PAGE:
Deep-Freeze Fad: Whole-Body Cryotherapy
What do Justin Timberlake, Shaquille O’Neal, Jennifer Aniston, and Cristiano Ronaldo have in common? Besides success, fame, and a seemingly everlasting youthful appearance, these celebrities all swear by the same controversial wellness trend: whole-body cryotherapy. If for some reason the word “cryotherapy” gives you chills, you’re on to something. The prefix “cryo” means, according to Dictionary.com, “icy cold” or “frost.”
Whole-body cryotherapy, or WBC, is the practice of subjecting your body to extremely cold temperatures. If you’re thinking that you do that every winter, think again — we’re talking about temperatures that are, quite literally, otherworldly. The inside of a WBC chamber is cooled using dry nitrogen vapor, bringing the air inside down to a breathtaking -280 degrees Fahrenheit — roughly the temperature on Saturn. How does the body survive such temperatures? The key is in brevity: WBC participants only stay in the chamber for short bursts of time, between two and three minutes.
According to Vitality NYC, the wellness center just blocks from the 555TEN luxury rentals, the process “signals a chain of physiological reactions that stimulate circulation, healing, and detoxification.” WBC enthusiasts say these reactions lead to a wide range of benefits. One example is the claim that WBC can aid in rapid weight loss. As the body kicks into overdrive in order to maintain a healthy temperature, the “metabolism is swiftly raised and the body burns more calories to facilitate heat production.” How many calories, exactly? According to Vitality NYC, a single session can burn as many as 800 — more than the average person burns during a five-mile run. Other touted physical benefits include reduced inflammation and improved workout recovery time, results that make WBC popular with elite athletes.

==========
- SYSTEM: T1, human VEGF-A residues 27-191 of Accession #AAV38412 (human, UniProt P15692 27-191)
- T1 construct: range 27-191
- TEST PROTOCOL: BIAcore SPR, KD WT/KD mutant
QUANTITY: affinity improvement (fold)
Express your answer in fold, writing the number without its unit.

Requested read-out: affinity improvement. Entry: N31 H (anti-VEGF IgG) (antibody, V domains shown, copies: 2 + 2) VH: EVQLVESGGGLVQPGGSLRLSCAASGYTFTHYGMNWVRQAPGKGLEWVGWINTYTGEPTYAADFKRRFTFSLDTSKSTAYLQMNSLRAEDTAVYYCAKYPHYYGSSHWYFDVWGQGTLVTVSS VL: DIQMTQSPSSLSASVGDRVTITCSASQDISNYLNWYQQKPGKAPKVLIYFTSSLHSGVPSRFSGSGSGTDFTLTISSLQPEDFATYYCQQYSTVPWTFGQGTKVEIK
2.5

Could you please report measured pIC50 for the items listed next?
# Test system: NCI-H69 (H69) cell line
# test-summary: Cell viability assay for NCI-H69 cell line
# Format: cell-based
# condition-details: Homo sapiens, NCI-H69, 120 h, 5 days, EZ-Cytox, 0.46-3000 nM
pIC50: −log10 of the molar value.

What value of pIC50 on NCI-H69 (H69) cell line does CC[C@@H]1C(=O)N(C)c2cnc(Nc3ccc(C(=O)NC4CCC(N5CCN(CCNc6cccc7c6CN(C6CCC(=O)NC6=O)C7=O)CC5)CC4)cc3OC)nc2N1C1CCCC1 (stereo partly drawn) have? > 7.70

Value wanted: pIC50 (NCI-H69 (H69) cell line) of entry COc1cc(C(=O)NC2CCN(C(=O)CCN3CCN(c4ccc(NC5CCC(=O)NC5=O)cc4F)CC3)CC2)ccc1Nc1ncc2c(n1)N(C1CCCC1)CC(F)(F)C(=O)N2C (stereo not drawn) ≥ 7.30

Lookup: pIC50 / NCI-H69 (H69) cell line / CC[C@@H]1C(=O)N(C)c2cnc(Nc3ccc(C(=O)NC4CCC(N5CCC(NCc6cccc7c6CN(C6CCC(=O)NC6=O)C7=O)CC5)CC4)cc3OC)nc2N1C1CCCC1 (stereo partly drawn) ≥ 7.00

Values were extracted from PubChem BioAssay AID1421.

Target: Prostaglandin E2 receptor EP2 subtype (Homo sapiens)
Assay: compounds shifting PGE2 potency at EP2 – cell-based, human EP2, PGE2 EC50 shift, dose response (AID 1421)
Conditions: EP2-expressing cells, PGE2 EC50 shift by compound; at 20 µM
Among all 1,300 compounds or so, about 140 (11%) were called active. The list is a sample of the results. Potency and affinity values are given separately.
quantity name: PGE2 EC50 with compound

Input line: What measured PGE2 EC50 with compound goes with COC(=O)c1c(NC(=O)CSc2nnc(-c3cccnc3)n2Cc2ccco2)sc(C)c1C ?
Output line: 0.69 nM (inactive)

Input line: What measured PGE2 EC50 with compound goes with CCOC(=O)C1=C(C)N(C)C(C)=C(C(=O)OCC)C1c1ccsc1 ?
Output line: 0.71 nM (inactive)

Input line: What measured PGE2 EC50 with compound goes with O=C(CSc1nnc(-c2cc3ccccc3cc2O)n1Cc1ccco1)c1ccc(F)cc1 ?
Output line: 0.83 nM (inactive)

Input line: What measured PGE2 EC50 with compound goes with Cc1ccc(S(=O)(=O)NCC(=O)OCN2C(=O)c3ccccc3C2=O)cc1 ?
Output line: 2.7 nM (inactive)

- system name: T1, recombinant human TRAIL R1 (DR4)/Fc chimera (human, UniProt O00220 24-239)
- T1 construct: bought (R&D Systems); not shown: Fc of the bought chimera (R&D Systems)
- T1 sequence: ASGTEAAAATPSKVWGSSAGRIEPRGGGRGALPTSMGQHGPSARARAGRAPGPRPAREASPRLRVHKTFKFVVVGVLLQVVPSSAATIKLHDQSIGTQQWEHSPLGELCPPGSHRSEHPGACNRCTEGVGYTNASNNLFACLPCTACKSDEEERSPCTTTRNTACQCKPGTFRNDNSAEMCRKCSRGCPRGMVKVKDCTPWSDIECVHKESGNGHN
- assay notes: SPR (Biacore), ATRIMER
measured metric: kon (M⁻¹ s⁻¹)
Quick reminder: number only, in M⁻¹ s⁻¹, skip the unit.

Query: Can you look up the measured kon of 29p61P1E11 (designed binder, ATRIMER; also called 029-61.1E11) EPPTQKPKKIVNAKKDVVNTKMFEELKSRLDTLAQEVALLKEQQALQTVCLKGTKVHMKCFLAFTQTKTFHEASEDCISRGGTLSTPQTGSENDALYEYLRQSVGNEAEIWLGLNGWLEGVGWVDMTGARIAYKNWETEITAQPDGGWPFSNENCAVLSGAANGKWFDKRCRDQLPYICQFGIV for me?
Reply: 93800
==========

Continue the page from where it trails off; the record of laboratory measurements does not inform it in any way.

People who have undergone WBC also report benefits to their mental state. Increased feelings of calm and relaxation are commonly claimed, a benefit Vitality NYC asserts is an “increase in the hormone and neurotransmitter norepinephrine.” This increase is also said to be the force behind a reported drop in issues like insomnia and anxiety.
WBC is also thought to boost the body’s natural detoxification processes, encouraging the skin to expel toxins and absorb oxygen. A good detox has benefits not only for your health, but also for your appearance. According to Vitality NYC, the skin has a very specific response to extremely low temperatures, activating “cellular repair mechanisms” that increase collagen production and reduce cellulite.
If cold therapy sounds unappealing after the long winter, you can take your wellness in a different direction, and book a session at Vitality NYC’s infrared sauna. This therapy uses infrared light to heat the body, a process that some claim activates a cleansing and detoxifying process.
Wherever your wellness journey takes you, into bitter cold or deep heat, you’ll only be steps away from the Midtown West apartments you call home, where you can reap the benefits of a rejuvenated body.